In 1927 a ten-day study trip to France was organized for representatives of restaurant and coffeehouse owners from Moravia and Silesia, focusing on modern café, restaurant and hotel-related architecture. It inspired architect Jindřich Kumpošt in his technical solution of two famous cafés.
The use of iron and ferro-concrete framework allowed him to tear down the outer walls, to lower or remove ground-floor ceilings and to enlarge the windows considerably. In addition to the unique design of the cloakroom, the café had a heating system automatically reacting to temperature changes that was very modern in its time. Similar technical solution was used somewhat later in the Tugendhat Villa. The café’s ground floor was inlaid with travertine and connected with the first floor by a double staircase with onyx facing. The premises of the café included the gallery – there was, among others, a playroom for the gentlemen. In the 1950s the space stopped serving its original purpose. The operation of the café was not resumed until an extensive renovation, which ended in 2008, but thanks to it you can take a look at the onyx staircase even today. The café has a swing dance hall and it regularly hosts smaller concerts.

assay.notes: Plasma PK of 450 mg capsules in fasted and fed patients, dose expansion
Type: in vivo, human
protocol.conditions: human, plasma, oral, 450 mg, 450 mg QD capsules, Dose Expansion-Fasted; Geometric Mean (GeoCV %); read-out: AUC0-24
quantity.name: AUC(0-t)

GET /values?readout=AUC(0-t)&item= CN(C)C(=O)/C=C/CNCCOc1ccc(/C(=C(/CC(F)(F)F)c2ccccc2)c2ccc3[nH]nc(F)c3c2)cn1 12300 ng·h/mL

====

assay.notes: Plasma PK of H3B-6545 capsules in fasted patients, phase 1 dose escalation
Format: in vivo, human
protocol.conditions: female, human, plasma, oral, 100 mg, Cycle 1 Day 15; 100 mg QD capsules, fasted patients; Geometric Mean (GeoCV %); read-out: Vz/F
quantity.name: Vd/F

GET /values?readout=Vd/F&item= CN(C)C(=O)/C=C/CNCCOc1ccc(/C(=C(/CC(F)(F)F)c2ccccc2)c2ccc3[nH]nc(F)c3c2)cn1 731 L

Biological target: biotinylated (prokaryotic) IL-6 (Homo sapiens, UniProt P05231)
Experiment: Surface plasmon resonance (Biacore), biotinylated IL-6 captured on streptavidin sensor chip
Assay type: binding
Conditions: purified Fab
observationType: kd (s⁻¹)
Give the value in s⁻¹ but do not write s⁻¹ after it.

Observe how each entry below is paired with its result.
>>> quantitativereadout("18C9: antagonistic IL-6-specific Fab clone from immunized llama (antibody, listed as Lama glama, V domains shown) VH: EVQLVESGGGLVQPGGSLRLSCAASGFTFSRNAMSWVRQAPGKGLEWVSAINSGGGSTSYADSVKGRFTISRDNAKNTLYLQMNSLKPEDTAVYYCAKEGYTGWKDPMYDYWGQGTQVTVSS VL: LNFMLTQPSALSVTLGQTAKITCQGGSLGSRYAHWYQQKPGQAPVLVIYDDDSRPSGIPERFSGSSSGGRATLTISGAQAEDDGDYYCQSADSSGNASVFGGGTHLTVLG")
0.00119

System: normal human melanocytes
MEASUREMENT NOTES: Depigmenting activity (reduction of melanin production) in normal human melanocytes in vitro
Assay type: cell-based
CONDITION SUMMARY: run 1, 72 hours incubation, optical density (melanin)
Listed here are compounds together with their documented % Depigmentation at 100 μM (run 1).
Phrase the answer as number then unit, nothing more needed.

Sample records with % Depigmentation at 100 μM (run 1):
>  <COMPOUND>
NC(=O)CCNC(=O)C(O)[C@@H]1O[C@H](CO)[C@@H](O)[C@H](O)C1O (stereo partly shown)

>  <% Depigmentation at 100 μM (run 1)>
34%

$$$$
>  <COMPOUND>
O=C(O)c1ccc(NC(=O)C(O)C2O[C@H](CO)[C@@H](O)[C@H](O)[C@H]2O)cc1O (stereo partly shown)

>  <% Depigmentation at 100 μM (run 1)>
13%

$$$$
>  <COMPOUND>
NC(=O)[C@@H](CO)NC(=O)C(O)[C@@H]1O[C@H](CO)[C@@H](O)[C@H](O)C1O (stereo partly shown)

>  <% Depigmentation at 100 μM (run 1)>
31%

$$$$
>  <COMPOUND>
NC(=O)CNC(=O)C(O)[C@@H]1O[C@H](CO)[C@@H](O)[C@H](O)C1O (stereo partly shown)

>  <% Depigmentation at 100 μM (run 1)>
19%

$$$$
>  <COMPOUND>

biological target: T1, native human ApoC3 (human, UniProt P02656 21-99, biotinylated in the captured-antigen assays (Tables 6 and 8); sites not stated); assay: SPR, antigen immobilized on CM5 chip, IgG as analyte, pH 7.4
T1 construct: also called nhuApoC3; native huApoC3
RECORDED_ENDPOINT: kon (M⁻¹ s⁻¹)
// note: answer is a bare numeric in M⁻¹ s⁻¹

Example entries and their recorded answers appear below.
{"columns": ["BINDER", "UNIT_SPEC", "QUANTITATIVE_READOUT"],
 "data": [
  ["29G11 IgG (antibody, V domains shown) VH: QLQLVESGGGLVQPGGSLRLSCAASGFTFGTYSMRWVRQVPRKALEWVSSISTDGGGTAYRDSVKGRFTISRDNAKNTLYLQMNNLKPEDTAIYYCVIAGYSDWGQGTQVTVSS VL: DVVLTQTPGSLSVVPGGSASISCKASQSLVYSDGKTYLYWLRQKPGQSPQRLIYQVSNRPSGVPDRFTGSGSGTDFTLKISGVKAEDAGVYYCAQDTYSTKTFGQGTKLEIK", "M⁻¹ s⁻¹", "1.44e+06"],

Café Savoy in Brno